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Lost Histories of Youth Culture


Edited By Christine Feldman-Barrett

Young people and their activities always have been a part of history – yet such narratives have remained mostly untold and often lost in the sands of time. This unprecedented and international collection sheds light on youth’s hidden histories from the nineteenth century to the early twenty-first century: whether from the American Civil War, Maoist China, postcolonial Greenland, or contemporary Iran. These tales of leisure, identity, and belonging take readers into the heart of youth history and uncover heretofore unrecognized cultural contributions that young people have made across time and throughout the world.


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Part One: Leisure and Lifestyle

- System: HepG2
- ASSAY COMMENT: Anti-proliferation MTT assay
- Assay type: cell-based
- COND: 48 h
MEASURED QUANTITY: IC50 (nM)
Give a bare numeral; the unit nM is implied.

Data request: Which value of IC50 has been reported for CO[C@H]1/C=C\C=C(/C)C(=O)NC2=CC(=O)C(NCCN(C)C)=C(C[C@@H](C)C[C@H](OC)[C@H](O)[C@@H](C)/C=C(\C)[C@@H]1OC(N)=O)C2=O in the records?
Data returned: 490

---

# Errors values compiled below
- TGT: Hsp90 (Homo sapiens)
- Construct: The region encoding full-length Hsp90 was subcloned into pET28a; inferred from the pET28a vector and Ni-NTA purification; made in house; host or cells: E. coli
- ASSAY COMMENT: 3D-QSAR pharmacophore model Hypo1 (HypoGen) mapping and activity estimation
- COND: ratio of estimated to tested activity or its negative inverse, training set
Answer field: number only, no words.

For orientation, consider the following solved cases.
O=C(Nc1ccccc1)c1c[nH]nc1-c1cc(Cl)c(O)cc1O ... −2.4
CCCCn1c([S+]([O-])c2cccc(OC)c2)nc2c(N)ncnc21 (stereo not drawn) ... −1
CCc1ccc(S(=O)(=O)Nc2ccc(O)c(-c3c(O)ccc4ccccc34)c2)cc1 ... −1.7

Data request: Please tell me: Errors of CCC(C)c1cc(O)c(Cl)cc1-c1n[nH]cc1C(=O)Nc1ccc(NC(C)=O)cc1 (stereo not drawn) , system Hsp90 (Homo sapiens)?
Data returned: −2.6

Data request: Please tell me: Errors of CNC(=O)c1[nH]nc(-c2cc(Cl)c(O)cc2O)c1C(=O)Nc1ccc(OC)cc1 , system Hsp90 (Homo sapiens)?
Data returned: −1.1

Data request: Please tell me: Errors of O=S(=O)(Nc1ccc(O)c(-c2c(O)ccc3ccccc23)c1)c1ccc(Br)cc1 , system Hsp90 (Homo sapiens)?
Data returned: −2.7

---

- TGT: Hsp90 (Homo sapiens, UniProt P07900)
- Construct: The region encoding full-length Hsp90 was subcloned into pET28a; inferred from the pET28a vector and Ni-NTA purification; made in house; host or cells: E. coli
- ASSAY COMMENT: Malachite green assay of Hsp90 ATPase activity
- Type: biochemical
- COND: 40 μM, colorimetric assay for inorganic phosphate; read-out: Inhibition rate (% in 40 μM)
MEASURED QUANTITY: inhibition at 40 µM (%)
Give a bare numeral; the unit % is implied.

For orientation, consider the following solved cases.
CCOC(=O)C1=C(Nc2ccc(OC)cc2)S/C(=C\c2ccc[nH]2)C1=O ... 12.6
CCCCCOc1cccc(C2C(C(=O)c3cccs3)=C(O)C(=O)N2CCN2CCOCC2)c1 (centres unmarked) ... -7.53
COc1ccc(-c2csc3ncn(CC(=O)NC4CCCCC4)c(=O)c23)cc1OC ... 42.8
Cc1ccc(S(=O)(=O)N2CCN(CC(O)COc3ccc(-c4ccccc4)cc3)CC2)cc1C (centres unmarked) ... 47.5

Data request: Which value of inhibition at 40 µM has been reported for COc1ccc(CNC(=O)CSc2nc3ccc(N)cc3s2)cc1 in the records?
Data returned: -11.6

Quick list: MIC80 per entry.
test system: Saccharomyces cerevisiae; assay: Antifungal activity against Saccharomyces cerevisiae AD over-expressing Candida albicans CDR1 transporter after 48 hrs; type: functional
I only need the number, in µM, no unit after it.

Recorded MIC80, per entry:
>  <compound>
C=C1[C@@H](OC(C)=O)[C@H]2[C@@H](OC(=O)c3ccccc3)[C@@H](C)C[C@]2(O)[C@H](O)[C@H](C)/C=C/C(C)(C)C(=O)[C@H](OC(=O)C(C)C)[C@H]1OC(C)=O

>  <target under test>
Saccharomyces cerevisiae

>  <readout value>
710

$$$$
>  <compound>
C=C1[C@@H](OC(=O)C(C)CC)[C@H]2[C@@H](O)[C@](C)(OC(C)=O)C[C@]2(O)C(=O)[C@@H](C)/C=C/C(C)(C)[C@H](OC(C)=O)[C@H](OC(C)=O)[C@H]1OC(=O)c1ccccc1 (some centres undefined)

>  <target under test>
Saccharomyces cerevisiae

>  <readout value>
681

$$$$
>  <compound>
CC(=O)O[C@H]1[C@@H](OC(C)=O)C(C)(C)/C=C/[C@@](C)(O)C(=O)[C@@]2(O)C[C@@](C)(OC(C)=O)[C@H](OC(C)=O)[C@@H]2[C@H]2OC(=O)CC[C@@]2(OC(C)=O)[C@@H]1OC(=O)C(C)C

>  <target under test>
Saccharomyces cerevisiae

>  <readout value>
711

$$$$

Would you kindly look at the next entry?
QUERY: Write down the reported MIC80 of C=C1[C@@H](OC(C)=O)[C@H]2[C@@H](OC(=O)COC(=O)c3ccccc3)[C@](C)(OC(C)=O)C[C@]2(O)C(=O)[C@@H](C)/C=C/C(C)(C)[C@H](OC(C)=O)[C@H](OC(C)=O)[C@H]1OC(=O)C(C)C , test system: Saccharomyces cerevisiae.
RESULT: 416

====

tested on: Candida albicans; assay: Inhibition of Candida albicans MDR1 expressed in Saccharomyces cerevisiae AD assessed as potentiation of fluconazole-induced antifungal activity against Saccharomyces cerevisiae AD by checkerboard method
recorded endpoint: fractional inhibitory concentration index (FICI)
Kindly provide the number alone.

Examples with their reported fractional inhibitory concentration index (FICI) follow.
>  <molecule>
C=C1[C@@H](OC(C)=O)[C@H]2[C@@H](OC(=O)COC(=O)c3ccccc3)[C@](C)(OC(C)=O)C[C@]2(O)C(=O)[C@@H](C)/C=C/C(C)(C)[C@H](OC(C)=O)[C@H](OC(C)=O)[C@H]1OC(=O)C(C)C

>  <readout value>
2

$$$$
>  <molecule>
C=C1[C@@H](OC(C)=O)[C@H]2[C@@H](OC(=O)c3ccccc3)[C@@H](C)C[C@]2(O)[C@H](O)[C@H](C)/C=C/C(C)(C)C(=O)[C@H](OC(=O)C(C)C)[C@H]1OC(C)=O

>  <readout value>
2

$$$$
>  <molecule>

p a r t o n e Leisure and Lifestyle c h a p t e r o n e “My Unsocial Habit” Reading and Emergent Youth Subcultures in Civil War America ronald j. zboray and mary saracino zboray “This morning we all sat in the chamber being industrious,” 19-year-old Lucy Gilmer Breckinridge wrote from her Virginia plantation home in November 1862, after knitting socks and walking with her cousins. That afternoon they sewed sol- diers’ shirts. Proud that she had broken an undesirable but characteristic pattern, she announced to her diary, “I am getting over my unsocial habit of sitting in my room reading all day” (Breckinridge, 1862–1864, p. 84). Her achievement was fleeting, for later that day she “read…a sweet little book” (p. 85), William Edmond- stoune Aytoun’s Lays of the Scottish Cavaliers (1849). Such reports by young peo- ple dissociating themselves from their surrounding environments through solitary reading were not uncommon in Civil War America. The endless war talk, blatant patriotic posturing, steady stream of battle news, and ubiquitous reports of death and dying drove some youths, with book in hand, into isolated quarters. Aspiring to a long and hopeful future ahead of them, they recoiled from a seemingly cease- less time of turmoil. Reading helped them to endure, escape, protest, and subvert the war with which older folk often seemed enraptured. Of course, many young people—even children—were as drawn to the war frenzy as their elders, as prior scholars have noted (Curran,...

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